Large - Going to a larger machine, the heat source becomes a bigger burden in that it requires 220 Volt to supply plastic with the optimal heat absorption. Installation may require modifications to your power supply from your electrical breaker box. This upgrade can be costly even before a Vacuum Former can be bought or built. A dedicated work space will be required since the size /weight is not easily portable or stowed. Handling large sheets of plastic requires a little more elbow room etc. A large Machine can be anywhere from 2' x 2' up to as large as you can buy a sheet of plastic for. Let's say 4' x 8' though there are larger, usually commercial systems for specific needs, like sign shops.


3) What quantity and or frequency do you intend to form parts?

Hobby or semi professional, quantity and frequency can vary greatly due to it's wide applications of uses. The quality, durability and costs of building a system can also depend on how many cycles you perform at one time and/or how often you form. Most systems are home built since commercial machine costs can be pretty steep, so the quality and durability of materials you choose should match your intended use.

4) Buying or Building?

Buying or DIY building is an important decision. Even though it's a relatively simple process, there are certain things that need to be right for consistent success. Buying can get a bit pricy for a hobby. Even for a side business, it takes a bit of time for ROI when going to a commercial machine.

 5) Cost & Skill level 1-10 if I build.

Building a machine requires tools, space and a certain amount of skill to accomplish not to mention time, but if you can overcome those hurdles it's much cheaper and the results are much the same as commercial machines if done well. DIY systems can carry advantages especially in repairs and maintenance since you built it yourself. DIY machines will often have less complicated components and circuitry due to restrictions imposed upon companies that build commercially. Once built, very little will need to maintained anyway. Keeping it simple is key for a workshop setting.

6) Hobby or side hustle?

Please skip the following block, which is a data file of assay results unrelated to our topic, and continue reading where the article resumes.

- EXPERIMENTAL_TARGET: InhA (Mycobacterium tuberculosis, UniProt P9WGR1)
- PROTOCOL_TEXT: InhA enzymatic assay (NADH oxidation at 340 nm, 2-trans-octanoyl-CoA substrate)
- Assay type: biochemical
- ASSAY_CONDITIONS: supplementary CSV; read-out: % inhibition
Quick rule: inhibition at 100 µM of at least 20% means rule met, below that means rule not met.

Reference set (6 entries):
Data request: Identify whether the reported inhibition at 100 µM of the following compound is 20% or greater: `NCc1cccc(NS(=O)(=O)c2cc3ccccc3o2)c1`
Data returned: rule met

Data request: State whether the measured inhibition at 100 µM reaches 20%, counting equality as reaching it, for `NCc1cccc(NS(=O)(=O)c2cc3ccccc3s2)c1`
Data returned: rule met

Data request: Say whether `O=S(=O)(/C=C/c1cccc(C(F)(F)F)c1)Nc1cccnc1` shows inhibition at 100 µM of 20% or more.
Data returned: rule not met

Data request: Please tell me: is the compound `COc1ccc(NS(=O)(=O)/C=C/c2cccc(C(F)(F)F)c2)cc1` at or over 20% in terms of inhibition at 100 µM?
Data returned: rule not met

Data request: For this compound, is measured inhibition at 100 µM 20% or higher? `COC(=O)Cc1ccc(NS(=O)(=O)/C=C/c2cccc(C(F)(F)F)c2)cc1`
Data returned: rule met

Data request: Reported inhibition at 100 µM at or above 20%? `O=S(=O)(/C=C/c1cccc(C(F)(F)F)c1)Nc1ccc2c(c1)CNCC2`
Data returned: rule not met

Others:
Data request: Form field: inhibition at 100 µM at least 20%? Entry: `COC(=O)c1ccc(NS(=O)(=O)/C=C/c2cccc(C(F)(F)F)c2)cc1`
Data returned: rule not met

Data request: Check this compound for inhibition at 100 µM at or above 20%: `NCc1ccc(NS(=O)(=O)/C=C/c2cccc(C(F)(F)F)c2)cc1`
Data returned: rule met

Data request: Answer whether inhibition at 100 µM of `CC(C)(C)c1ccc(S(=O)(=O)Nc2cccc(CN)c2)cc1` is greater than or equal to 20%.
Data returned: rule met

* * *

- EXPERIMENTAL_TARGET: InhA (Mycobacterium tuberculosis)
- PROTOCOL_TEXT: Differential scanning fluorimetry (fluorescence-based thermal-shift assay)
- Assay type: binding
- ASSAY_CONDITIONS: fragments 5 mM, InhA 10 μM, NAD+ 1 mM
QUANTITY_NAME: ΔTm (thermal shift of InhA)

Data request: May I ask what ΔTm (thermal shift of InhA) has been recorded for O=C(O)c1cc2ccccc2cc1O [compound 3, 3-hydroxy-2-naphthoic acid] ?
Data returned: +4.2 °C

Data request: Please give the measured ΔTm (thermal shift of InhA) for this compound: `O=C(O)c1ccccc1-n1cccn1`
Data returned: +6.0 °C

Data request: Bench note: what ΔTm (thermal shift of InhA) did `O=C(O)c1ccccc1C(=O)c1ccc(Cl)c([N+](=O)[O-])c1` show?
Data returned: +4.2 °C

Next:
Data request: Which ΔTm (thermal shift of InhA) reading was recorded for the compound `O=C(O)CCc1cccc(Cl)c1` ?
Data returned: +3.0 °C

Your answer may make a difference on how much quality ($) and /or effort you build into a machine. If you're looking to do a few parts for your hobby or you want to grow a small side business, it matters. For example a small machine that uses a vacuum cleaner for vacuum and a hot plate to heat thin plastic is much different than needing a vacuum pump and surge tank to form heavier plastics with the intent of running many parts in succession.

7) ROI & Cost Effectiveness

Once you catch the fever of vacuum forming and see the possibilities, it's easy to think money will just fall in your lap. If you're lucky it will, but more often than not it can be a long learning curve looking for that cash cow. Vacuum forming is an ART in a garage setting due to so many variables to involved. Printing the part is often the easier part of actually making an end product.

8) Materials & Mold Making

9) Space for Vacuum Forming?

The space available can make a difference on what type and size of system you can accommodate. Will it have a dedicated space or will it be a portable/stowable system? Will it be a top down action (smaller foot print), flip rack or slide table (larger foot print)? Before you make the plunge, understand what space you'll need to accommodate the system. Remember - the platen is only part of the machine and usually what determines the "size" but the rest of the machine needs to be accounted for.

Depending on what you intend to form, the type of plastic used may also require more space. For example using plastics that require drying may need floor space to install a drying chamber. Some plastics need a cutting table to cut down larger less expensive sheets into formable sizes.